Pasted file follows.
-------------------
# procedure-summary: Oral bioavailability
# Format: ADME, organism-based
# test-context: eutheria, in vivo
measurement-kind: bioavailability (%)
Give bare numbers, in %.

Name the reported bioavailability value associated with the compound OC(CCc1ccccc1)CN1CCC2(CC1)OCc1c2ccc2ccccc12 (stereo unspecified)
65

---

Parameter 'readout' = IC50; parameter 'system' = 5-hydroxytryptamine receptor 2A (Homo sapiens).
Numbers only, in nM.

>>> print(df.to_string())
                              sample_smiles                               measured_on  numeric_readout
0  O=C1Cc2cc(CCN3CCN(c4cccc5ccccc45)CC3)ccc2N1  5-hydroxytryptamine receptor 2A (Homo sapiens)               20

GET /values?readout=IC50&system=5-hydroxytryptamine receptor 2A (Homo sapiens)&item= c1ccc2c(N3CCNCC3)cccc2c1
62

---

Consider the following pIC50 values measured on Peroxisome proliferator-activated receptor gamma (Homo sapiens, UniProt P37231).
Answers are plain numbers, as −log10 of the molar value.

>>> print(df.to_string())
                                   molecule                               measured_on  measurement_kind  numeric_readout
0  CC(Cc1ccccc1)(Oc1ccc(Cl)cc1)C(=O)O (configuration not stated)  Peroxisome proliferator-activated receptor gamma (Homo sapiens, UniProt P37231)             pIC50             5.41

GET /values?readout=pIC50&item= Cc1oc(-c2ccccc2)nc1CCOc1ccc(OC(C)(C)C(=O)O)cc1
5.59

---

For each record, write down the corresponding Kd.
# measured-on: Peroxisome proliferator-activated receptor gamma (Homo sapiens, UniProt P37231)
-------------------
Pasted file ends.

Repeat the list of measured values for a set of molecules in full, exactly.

# procedure-summary: Oral bioavailability
# Format: ADME, organism-based
# test-context: eutheria, in vivo
measurement-kind: bioavailability (%)
Give bare numbers, in %.

Name the reported bioavailability value associated with the compound OC(CCc1ccccc1)CN1CCC2(CC1)OCc1c2ccc2ccccc12 (stereo unspecified)
65

---

Parameter 'readout' = IC50; parameter 'system' = 5-hydroxytryptamine receptor 2A (Homo sapiens).
Numbers only, in nM.

>>> print(df.to_string())
                              sample_smiles                               measured_on  numeric_readout
0  O=C1Cc2cc(CCN3CCN(c4cccc5ccccc45)CC3)ccc2N1  5-hydroxytryptamine receptor 2A (Homo sapiens)               20

GET /values?readout=IC50&system=5-hydroxytryptamine receptor 2A (Homo sapiens)&item= c1ccc2c(N3CCNCC3)cccc2c1
62

---

Consider the following pIC50 values measured on Peroxisome proliferator-activated receptor gamma (Homo sapiens, UniProt P37231).
Answers are plain numbers, as −log10 of the molar value.

>>> print(df.to_string())
                                   molecule                               measured_on  measurement_kind  numeric_readout
0  CC(Cc1ccccc1)(Oc1ccc(Cl)cc1)C(=O)O (configuration not stated)  Peroxisome proliferator-activated receptor gamma (Homo sapiens, UniProt P37231)             pIC50             5.41

GET /values?readout=pIC50&item= Cc1oc(-c2ccccc2)nc1CCOc1ccc(OC(C)(C)C(=O)O)cc1
5.59

---

For each record, write down the corresponding Kd.
# measured-on: Peroxisome proliferator-activated receptor gamma (Homo sapiens, UniProt P37231)